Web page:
This returns us to Whittington’s footnote reference to Spenser on the same page as the preceding quotation. In the face of her cumulative arguments crafted throughout the book, the claim that Spenser reserves supplication for low-status characters such as Trompart doesn’t hold up. In many instances it’s quite the reverse. From the beginning of his career in The Shepheardes Calender to its near-end in Amoretti, Spenser ambiguates the idea of supplication as an act of self-abasement. The Februarie Eclogue pits Thenot, an incongruously evolving exemplar of old age, feudal nobility, mediated wisdom, and Catholic sentiment, against Cuddie, a likewise incongruously evolving exemplar of youth, courtly aristocracy, brash ambition, and Protestant conviction. Their ideological positions shift and dissolve and reemerge in bono and in malo as Thenot recounts the complaint of a young briar against an ancient oak (“Pleaseth you ponder your Suppliants plaint,” 151), driving both to a miserable end. At the other extreme, the sonnets of Amoretti abound in all forms of supplication (“playnts, prayers, views, ruth, sorrow, and dismay, / those engins can the proudest love convert,” sonnet 14) as the suppliant lover—a high-status though insecure poet in service to the Queen (sonnet 33)—pursues his beloved. The result is all to the good. By sonnet 67 the beloved submits amicably to her lover’s appeals, according him her “owne goodwill” as they accede to a reciprocal relationship in companionate marriage.
The Faerie Queene offers varied examples of both high-status and low-status supplication. In II.viii.16 the virtuous but otherwise indeterminate “Palmer suppliaunt” wards off the intemperate Paynim knights Pyrocles and Cymochles from despoiling Sir Guyon, entranced after his visit to the House of Mammon, until Arthur arrives to rescue him. Book V, the Legend of Justice, is especially rich with acts of supplication. In V.i.14 the Faerie Queene, “Whose glorie is to aide all suppliants pore,” commissions Artegall to rescue the “distressed Dame” Eirena from Grantorto (V.i.4.6, V.i.3.6). Wealthy suppliants—or at least those enriched through bribery and injustice—are dealt with differently, as in V.ii.26.4-5 when Talus chops off the appendages from Munera, “Still holding vp her suppliant hands on hye, / And kneeling at his feete submissiuely.” Conversely the maiden queen Mercilla, monarch of mercy, is accompanied by three Jove-begotten virgins named Litae, “Who often treat for pardon and remission / To suppliants, through frayltie which offend” (V.ix.32.3-4). Presumably these suppliants originate from all strata of society and circumstances in Mercilla’s kingdom, with all manner of misdemeanor and repentance. Finally in the unfinished Book VII we encounter the stunning example of Mutabilitie, the Titaness who offends Nature, again in bono and in malo. As Mutabilitie pleads her case “To thee, o greatest goddesse [Nature], onely great, / An humble suppliant loe, I lowely fly” (VII.vii.14.1-2), she defends her claims with power and conviction as a cosmic force whose discordant and yet concordant impact on the material world enables all things to reach their due perfection. With her dazzling emphasis upon reversal, reconciliation, and integration, she sounds like a precursor of Milton’s Son, or at least like Milton’s Eve.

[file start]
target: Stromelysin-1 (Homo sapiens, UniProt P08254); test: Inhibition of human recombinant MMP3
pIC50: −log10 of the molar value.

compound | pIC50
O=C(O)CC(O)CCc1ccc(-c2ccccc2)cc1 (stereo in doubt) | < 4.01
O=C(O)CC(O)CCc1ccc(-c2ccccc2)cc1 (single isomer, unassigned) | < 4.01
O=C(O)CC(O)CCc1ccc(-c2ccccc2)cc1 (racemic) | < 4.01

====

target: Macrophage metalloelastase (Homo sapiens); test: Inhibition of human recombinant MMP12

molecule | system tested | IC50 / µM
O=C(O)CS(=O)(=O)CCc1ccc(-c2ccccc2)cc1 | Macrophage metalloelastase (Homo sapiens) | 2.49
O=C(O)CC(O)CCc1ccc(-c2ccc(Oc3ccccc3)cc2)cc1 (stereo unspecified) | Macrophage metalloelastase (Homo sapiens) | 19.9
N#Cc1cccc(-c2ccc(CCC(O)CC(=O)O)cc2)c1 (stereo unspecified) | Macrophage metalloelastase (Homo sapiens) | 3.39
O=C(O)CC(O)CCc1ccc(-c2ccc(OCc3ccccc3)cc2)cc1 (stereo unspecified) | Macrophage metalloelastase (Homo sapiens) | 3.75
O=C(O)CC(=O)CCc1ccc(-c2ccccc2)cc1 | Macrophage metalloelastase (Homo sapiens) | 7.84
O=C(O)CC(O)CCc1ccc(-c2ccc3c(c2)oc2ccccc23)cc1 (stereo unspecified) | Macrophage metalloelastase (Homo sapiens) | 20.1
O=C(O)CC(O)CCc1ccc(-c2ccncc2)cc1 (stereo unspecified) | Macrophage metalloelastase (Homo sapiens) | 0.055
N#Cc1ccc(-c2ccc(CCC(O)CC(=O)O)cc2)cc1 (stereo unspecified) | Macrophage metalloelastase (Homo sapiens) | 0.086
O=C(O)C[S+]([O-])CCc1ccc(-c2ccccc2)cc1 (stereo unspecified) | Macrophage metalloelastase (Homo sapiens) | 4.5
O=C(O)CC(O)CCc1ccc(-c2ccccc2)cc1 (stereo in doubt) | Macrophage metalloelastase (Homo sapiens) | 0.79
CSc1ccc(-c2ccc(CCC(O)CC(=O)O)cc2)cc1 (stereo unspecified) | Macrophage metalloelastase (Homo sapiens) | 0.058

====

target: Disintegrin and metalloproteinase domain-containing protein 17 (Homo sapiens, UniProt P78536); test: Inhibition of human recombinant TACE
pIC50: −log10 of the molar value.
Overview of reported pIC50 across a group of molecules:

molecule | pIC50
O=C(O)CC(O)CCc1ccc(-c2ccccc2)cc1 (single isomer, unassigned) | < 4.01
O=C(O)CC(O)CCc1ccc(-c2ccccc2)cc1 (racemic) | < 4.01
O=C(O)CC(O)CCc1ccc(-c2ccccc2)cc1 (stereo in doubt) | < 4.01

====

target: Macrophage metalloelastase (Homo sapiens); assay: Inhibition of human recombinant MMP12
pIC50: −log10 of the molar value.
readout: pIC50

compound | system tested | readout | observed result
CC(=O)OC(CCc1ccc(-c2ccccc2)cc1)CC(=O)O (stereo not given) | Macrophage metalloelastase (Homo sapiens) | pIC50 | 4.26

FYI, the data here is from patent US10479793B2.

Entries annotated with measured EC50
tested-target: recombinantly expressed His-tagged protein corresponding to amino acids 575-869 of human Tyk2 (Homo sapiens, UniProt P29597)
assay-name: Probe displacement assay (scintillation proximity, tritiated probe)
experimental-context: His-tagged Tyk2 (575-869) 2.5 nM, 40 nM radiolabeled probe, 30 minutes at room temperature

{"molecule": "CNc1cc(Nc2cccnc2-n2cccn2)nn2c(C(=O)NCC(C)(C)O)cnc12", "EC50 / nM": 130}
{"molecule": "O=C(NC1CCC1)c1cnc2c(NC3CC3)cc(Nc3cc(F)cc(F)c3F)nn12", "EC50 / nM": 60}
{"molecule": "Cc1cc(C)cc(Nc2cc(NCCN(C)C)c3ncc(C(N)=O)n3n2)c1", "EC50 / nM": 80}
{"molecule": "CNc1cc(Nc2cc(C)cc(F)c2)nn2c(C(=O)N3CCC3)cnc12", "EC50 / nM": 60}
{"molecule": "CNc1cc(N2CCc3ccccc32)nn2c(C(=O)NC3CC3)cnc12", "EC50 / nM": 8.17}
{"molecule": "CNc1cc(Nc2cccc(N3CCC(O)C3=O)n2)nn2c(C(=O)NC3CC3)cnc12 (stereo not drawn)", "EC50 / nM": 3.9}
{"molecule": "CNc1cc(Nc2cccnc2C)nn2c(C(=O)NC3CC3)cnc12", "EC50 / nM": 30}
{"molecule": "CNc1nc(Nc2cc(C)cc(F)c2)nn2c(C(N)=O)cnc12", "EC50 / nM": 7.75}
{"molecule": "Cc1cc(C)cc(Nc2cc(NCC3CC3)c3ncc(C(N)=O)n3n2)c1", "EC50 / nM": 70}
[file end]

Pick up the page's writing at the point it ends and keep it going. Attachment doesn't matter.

I adduce these examples to show how Whittington’s achievement with her writers can illuminate our concerns with Spenser, and with other Renaissance writers as well. Though her book focuses upon Homer, Virgil, Petrarch, Shakespeare, and Milton, it accommodates fascinating, powerful, and provocative insights into the work of scores more. Whether in a sentence or two, or a paragraph or three, it brings into dialogue with the topic such expected or unexpected authors and artists as Montaigne, Patrizi, Tasso, Malebranche, Donne, Herbert, Bacon, Thucydides, Aeschylus, Sophocles, Cicero, Seneca, Horace, Ovid, Livy, Plutarch, Quintilian, Brunetto Latini, Boccaccio, Erasmus, Medieval allegorical playwrights, Marlowe, Titian, Jean de Sponde, Dryden, and Picasso. Picasso! Any one of them will reward a re-reading or reviewing in the light of Whittington’s supple, nuanced, and engaging argument.
William J. Kennedy
 For distinctions in bono et in malo throughout Spenser’s work, see Carol V. Kaske, Spenser and Biblical Poetics, Cornell UP, 1999, especially pp. 18-64.